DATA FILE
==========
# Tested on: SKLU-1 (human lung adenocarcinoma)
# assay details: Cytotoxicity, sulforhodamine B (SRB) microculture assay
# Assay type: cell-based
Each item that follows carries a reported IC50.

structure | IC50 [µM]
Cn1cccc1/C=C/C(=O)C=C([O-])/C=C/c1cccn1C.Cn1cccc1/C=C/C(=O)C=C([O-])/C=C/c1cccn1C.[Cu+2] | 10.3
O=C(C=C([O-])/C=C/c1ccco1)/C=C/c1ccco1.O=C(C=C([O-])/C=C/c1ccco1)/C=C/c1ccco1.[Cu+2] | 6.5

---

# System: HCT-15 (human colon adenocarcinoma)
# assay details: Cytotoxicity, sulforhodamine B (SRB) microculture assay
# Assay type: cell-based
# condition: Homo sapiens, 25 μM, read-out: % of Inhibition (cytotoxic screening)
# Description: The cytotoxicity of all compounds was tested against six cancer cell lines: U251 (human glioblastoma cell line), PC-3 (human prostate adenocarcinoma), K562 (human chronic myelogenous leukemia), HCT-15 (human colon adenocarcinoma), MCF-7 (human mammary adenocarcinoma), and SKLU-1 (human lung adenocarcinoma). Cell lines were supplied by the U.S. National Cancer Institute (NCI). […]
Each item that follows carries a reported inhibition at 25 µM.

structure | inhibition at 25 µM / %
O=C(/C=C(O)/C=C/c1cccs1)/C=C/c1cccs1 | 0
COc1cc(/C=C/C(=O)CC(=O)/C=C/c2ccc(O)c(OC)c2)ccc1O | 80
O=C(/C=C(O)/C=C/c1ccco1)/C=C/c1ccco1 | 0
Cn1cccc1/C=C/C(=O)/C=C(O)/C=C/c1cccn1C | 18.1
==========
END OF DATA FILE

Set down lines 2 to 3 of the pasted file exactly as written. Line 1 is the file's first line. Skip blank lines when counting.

# assay details: Cytotoxicity, sulforhodamine B (SRB) microculture assay
# Assay type: cell-based